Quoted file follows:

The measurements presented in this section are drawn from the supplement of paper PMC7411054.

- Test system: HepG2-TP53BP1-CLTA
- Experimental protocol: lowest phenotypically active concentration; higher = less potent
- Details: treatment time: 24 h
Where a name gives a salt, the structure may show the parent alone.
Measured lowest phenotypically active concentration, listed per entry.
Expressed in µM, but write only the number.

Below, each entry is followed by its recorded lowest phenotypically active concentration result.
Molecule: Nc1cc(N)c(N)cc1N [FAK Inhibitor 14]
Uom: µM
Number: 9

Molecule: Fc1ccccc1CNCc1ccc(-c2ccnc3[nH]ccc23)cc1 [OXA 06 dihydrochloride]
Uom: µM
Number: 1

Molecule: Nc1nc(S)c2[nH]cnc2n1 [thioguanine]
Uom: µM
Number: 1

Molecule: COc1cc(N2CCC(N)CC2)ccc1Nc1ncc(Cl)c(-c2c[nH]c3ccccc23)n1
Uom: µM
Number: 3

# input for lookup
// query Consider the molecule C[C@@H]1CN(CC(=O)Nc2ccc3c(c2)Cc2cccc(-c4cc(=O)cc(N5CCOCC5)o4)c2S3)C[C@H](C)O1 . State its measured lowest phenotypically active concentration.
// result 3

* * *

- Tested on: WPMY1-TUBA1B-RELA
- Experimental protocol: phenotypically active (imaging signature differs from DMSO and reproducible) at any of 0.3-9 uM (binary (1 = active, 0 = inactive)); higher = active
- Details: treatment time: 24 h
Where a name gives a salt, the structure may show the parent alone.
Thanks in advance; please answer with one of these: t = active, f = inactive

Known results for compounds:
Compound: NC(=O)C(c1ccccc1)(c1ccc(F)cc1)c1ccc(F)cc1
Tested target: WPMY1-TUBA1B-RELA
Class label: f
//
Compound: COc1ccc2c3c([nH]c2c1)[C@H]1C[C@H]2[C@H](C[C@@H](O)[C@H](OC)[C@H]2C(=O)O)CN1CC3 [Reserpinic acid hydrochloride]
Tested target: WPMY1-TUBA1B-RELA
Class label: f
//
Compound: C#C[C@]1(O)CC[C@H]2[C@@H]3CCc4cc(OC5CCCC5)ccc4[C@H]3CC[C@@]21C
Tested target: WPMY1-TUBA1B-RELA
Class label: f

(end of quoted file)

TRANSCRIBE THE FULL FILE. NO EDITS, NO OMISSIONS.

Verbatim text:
The measurements presented in this section are drawn from the supplement of paper PMC7411054.

- Test system: HepG2-TP53BP1-CLTA
- Experimental protocol: lowest phenotypically active concentration; higher = less potent
- Details: treatment time: 24 h
Where a name gives a salt, the structure may show the parent alone.
Measured lowest phenotypically active concentration, listed per entry.
Expressed in µM, but write only the number.

Below, each entry is followed by its recorded lowest phenotypically active concentration result.
Molecule: Nc1cc(N)c(N)cc1N [FAK Inhibitor 14]
Uom: µM
Number: 9

Molecule: Fc1ccccc1CNCc1ccc(-c2ccnc3[nH]ccc23)cc1 [OXA 06 dihydrochloride]
Uom: µM
Number: 1

Molecule: Nc1nc(S)c2[nH]cnc2n1 [thioguanine]
Uom: µM
Number: 1

Molecule: COc1cc(N2CCC(N)CC2)ccc1Nc1ncc(Cl)c(-c2c[nH]c3ccccc23)n1
Uom: µM
Number: 3

# input for lookup
// query Consider the molecule C[C@@H]1CN(CC(=O)Nc2ccc3c(c2)Cc2cccc(-c4cc(=O)cc(N5CCOCC5)o4)c2S3)C[C@H](C)O1 . State its measured lowest phenotypically active concentration.
// result 3

* * *

- Tested on: WPMY1-TUBA1B-RELA
- Experimental protocol: phenotypically active (imaging signature differs from DMSO and reproducible) at any of 0.3-9 uM (binary (1 = active, 0 = inactive)); higher = active
- Details: treatment time: 24 h
Where a name gives a salt, the structure may show the parent alone.
Thanks in advance; please answer with one of these: t = active, f = inactive

Known results for compounds:
Compound: NC(=O)C(c1ccccc1)(c1ccc(F)cc1)c1ccc(F)cc1
Tested target: WPMY1-TUBA1B-RELA
Class label: f
//
Compound: COc1ccc2c3c([nH]c2c1)[C@H]1C[C@H]2[C@H](C[C@@H](O)[C@H](OC)[C@H]2C(=O)O)CN1CC3 [Reserpinic acid hydrochloride]
Tested target: WPMY1-TUBA1B-RELA
Class label: f
//
Compound: C#C[C@]1(O)CC[C@H]2[C@@H]3CCc4cc(OC5CCCC5)ccc4[C@H]3CC[C@@]21C
Tested target: WPMY1-TUBA1B-RELA
Class label: f